Could a cultural arts/conference center be supported in downtown Fuquay-Varina now that the town has grown to 18,000-plus residents and counts 48,000 within its trade area?
Back in the spring when the town board was deciding whether to put a cultural arts center in its five-year budget plan for capital improvements (it is in the fifth year of the plan), a group of 12 volunteers, calling themselves a Cultural Exploratory Committee (CEC) was formed. Its aim: to find out whether an arts center/conference center would be supported here.
Last week Keith McCombs, one of the co-chairs of the group, reported to the town board on its activities so far and the plans it has for measuring the interest of the citizenry in an arts and/or conference center.
A community-wide Visioning Meeting has been scheduled for Oct. 9 in the fellowship hall of the First Fuquay-Varina Methodist Church to give area residents opportunity to express their views on the committee’s proposal. Those interested are asked to register by going on line to the Downtown Revitalization website.
Naomi Riley, executive director of Fuquay-Varina Downtown, said she is asking for the registration because plans call for breaking participants into small groups during the meeting, and knowing the approximate number coming will help with planning.
McCombs said the committee’s focus is two-fold: “to determine how we might go about gauging the public’s interest and support for an arts/conference center and how to go about determining the feasibility of such a facility.”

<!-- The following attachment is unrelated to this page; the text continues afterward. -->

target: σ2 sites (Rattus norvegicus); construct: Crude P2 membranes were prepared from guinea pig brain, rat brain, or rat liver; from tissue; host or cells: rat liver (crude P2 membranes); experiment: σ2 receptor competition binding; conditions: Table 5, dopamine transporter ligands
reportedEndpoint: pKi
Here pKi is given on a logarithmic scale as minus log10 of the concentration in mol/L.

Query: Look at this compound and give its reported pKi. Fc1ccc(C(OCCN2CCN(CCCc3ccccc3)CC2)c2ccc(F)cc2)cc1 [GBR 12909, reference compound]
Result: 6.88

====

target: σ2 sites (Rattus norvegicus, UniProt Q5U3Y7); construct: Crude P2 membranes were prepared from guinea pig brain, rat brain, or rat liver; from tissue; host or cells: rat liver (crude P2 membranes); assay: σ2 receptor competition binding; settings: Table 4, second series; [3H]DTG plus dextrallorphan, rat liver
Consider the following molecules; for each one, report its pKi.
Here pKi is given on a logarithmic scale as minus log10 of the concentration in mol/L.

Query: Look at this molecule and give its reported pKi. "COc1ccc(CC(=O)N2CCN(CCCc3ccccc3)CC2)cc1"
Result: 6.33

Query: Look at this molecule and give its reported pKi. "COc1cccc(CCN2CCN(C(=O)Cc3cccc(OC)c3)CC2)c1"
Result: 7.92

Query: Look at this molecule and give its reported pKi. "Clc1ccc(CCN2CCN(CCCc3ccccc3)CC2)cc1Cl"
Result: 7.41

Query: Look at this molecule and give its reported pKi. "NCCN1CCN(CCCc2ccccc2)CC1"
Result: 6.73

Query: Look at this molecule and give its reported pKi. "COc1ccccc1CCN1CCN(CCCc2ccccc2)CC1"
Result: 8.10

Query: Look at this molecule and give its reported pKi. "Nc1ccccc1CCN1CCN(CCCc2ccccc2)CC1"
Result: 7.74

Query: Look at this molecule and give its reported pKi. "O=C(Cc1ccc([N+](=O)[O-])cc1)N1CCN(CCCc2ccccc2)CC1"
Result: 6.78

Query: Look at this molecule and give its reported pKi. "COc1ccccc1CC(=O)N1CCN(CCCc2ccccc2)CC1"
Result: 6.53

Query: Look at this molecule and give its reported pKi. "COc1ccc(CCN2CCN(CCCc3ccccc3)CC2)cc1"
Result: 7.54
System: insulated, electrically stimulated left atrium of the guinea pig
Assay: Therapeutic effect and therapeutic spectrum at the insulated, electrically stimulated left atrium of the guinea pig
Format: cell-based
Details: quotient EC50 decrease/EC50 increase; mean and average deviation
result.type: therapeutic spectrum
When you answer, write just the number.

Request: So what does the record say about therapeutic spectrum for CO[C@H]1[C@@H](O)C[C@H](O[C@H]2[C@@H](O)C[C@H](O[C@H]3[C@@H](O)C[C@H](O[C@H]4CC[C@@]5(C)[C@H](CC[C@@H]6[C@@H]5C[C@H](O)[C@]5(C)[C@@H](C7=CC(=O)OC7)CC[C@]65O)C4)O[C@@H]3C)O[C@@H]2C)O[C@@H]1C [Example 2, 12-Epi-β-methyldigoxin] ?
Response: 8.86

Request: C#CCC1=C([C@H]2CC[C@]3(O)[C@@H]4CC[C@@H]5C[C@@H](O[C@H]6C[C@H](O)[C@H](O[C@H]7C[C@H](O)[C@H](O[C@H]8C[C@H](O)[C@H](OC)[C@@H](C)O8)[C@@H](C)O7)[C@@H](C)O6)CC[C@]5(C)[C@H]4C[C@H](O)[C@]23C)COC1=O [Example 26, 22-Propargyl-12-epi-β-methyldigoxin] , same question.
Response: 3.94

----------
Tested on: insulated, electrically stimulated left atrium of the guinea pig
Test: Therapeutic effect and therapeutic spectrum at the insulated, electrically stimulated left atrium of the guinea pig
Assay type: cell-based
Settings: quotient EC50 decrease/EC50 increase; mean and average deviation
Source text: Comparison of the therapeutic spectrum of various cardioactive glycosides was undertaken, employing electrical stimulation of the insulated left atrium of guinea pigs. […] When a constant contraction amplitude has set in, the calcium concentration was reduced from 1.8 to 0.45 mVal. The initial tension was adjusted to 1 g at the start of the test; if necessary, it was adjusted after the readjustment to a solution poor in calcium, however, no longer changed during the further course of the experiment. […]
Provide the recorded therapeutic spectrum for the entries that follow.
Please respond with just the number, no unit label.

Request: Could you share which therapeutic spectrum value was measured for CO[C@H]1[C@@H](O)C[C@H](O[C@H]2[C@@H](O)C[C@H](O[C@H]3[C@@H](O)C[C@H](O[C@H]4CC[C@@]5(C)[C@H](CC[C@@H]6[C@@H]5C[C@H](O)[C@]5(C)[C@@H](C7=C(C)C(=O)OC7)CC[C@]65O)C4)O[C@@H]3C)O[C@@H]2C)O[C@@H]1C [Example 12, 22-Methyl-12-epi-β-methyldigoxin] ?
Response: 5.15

Two specific steps have been taken. A proposal has been sent to 14 companies that specialize in facility studies. Interested companies will return proposals telling of their past experience and how they would go about conducting a feasibility study here, how long it would take and how much it would cost. Responses are to be returned by Sept. 7.
The successful vendor will first determine whether Fuquay-Varina could support such a facility and, if the answer is yes, will then consider where such a facility might be located and identify possible financing options and what the economic benefits would be.
McCombs said the committee has already obtained pledges of $1,000 each from four families to help finance the feasibility study. Other potential donors are being contacted.
In past years small groups have advocated for a cultural arts center, but have never succeeded in drawing enough interest and financing to move forward. This year at budget time, as town commissioners put together a five-year capital improvements plan, they included a cultural arts center in the fifth year—2016-17. In discussions several commissioners said they see such a facility as a possible public/private undertaking.
At a budget workshop one suggestion was made that a cultural arts center located between the Main Street and Broad Street business districts might help draw the two together.
As Combs concluded his remarks to the town board, he said he would like to return in November to deliver an update to commissioners.
Members of the Cultural Exploratory Committee are: Jim Seymour, economic development director: Tommy Broadwell, Chamber of Commerce executive director/ Lynnanne Fowle, Chamber membership director; Naomi Riley, Fuquay-Varina Downtown executive director; Marilyn Gardner, Downtown Board, Century 21-Becky Medlin Realty; Mollie Stephenson, former town commissioner, and three citizens at large, Anna Akins, Jeanne Ridpath, and Orlean Newton.